Deenie McKeever (30:00)
Yeah, yeah. Mm-hmm.

Well, even though we weren't on a, yeah, we weren't on an army base there. We didn't live on it. And we didn't live on the base at Fort Mac either. We were in our own house, but we were surrounded by military. I mean, my school was all military kids and.

Jason Scott Montoya (30:26)

Deenie McKeever (30:33)
I think the biggest thing was the absence. Daddy worked so long and hard and late hours. And I feel, I can feel that she was there a lot with me by myself, by ourselves. That was probably the biggest thing. And then, I mean, we didn't have a lot of money because you didn't make money in the Army. We still don't a whole lot now, I think. And, but it was hard because we were rationing and that kind of thing.

Jason Scott Montoya (30:38)


Deenie McKeever (31:03)
So it was different. I didn't feel we were poor by any means. Don't get me wrong, but I know that she worried about it all. Actually one day I found an old budget book that she had and in the budget she had budgeted five cents for an ice cream cone for both of them.

Jason Scott Montoya (31:10)


Oh wow. Yeah. 5 cent ice cream. That's a miracle.

Deenie McKeever (31:27)
She knew every dime and nickel, literally. Yeah. She, you know, had to really figure out the money and be sure we were okay.

Jason Scott Montoya (31:39)

Now, when you were younger, like in that age, or even maybe shortly after the war, I mean, did you have any conceptualization of the Nazis or communist Soviet Union? Was any of that something that you were aware of or knew about?

Deenie McKeever (31:55)
Not like now, not like now. You're right. I mean, we know on TV everything. I know all the stuff now. But back then, you know, we really didn't.

Jason Scott Montoya (32:03)

Deenie McKeever (32:06)
We didn't have cell phones. We didn't have a TV. I remember when we got a TV. It was like the kids shows, you know, I mean, and Ed Sullivan. I mean, you know, we didn't have news. We had news, I'll tell you where we had news. And you've seen it sometimes, probably in movies or something. And then in the movie theater, they would have these, blah, there's the news of the day.

Jason Scott Montoya (32:31)


Deenie McKeever (32:35)
And they would show you a shot of the war, but it was very just, they were over there, we were here. Now I just cringe at what the British people had to go through, very scary. One thing we did talk about a lot, there were bomb shelters and a lot of people in Atlanta built bomb shelters at different times, especially when the nuclear bomb was underground.

Jason Scott Montoya (32:38)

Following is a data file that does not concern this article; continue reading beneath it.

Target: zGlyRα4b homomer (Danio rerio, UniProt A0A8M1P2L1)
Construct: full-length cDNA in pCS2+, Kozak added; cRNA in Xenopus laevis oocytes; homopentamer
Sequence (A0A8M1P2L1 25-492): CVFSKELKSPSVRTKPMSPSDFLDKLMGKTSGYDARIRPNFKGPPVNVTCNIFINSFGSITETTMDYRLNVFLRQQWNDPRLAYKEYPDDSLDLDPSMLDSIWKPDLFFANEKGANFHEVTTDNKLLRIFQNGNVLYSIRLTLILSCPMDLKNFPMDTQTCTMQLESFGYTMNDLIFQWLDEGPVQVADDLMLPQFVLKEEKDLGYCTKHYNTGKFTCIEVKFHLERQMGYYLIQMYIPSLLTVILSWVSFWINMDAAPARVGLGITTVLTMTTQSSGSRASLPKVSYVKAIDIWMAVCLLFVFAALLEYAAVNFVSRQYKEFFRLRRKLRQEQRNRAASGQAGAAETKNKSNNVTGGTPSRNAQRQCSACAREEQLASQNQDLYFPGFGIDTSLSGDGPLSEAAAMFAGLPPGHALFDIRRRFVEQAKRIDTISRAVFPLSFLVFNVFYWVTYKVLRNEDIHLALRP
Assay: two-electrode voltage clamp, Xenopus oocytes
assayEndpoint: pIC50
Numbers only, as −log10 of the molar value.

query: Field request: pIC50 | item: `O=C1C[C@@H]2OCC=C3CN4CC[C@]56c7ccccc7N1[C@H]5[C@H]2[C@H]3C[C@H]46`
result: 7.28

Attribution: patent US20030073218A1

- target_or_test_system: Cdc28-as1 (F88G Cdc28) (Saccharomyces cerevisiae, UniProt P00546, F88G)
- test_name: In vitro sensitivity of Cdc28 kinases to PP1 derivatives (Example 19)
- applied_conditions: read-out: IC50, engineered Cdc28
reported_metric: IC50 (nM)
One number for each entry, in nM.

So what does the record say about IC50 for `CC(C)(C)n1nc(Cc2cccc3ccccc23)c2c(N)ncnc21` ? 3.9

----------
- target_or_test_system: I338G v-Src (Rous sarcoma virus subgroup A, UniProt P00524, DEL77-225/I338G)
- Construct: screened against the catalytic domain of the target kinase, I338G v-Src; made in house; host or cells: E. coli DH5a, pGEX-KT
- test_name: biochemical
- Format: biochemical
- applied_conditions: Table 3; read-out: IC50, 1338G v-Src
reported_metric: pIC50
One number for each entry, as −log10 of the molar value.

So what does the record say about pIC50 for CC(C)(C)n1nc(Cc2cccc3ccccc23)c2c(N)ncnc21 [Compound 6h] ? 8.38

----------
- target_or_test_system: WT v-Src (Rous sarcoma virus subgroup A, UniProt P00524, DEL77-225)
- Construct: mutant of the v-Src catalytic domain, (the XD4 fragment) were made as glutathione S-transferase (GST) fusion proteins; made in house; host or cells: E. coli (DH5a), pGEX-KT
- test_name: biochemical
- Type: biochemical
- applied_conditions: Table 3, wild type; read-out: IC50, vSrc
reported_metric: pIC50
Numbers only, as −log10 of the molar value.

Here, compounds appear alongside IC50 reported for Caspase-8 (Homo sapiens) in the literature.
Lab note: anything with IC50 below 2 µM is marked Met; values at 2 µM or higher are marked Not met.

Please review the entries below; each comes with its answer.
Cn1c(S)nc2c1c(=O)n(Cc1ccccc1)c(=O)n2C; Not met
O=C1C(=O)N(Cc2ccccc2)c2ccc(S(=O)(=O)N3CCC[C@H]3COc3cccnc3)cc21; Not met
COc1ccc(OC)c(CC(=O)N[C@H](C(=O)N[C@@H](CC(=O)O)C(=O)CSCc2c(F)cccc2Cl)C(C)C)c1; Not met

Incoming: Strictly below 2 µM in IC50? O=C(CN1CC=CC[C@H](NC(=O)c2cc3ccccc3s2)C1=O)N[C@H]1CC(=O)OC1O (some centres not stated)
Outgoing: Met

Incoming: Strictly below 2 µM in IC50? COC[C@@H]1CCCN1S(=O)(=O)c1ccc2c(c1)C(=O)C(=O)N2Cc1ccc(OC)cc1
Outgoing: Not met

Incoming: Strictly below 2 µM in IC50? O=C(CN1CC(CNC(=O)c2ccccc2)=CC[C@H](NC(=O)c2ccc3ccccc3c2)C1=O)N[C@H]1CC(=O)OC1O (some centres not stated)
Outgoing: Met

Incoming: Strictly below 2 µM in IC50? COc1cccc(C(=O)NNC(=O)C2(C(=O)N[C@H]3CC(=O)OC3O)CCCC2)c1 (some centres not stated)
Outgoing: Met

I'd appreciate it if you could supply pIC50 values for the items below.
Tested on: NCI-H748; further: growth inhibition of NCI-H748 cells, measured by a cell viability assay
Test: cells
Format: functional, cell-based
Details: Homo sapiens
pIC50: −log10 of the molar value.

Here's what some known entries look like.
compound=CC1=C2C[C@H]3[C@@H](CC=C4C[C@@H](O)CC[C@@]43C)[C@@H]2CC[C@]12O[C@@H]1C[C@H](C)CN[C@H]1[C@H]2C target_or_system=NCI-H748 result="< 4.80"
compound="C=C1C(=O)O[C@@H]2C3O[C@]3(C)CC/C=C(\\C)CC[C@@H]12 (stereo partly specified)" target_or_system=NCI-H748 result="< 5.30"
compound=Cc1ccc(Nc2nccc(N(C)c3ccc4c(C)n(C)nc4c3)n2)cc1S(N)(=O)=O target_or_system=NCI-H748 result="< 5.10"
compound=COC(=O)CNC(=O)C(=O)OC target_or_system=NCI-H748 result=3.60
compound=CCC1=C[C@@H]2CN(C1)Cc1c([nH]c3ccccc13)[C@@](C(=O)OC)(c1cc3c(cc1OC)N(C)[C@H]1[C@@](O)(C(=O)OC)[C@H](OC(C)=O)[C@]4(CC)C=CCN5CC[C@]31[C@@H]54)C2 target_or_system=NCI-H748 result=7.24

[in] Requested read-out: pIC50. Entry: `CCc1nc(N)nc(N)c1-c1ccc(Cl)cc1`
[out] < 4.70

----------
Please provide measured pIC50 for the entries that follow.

Yeah. Yeah, yeah.

Like underground or just inside their house? Yeah

Deenie McKeever (33:02)
And it was like when the nuclear bomb came and people got really scared and said that was something that happened.

Jason Scott Montoya (33:10)
Yeah. So when you're 10, you move back to Atlanta. You don't have a cell phone. I guess, but you go to Westminster High School, you're a cheerleader. You're hoping somebody comes to the game so you have someone to cheer for. And it's quite different now than it was when you were there. So tell us about life when you came back to Atlanta from DC.

Deenie McKeever (33:29)

Well, when I came back I was 10, so I was in grammar school at that point, but I want to tell you a funny cell phone story. So we lived on Collier Road, a lot of people know where that is near Piedmont Hospital, and I loved the house. I had a little playhouse in the back. And my brother was born 10 years younger when I was 10. He was born, so he was 10 years younger, and he was always my baby. So anyway, I can remember that house.

Jason Scott Montoya (34:00)

Deenie McKeever (34:05)
And now, Collier Road's a very busy road, but back then it was quiet and we could play and stuff, stuff. Anyway, one night we went dinner and Daddy had a friend named Randy Whitfield. And Randy was in the technology business. And Randy called Daddy. We had phones in the house, you know, on the wall.

Jason Scott Montoya (34:18)

Deenie McKeever (34:27)
kind of thing. And he called daddy and he said, so Dan, what are you doing? Where are you? You know, what? And dad said, well, I'm just here right now. And he said, well, I am too. I'm out. I'm out in your front yard. He said, what?

And he went out and Randy had this giant, I mean, giant, I can't get my hands in here, giant phone. And he was talking to daddy. And that was the first cell phone. He had, if I was 10, it was 1947.

Jason Scott Montoya (34:44)


What year was that?

or at what decade.

So they had a version of a cell phone in 1947.

Deenie McKeever (35:08)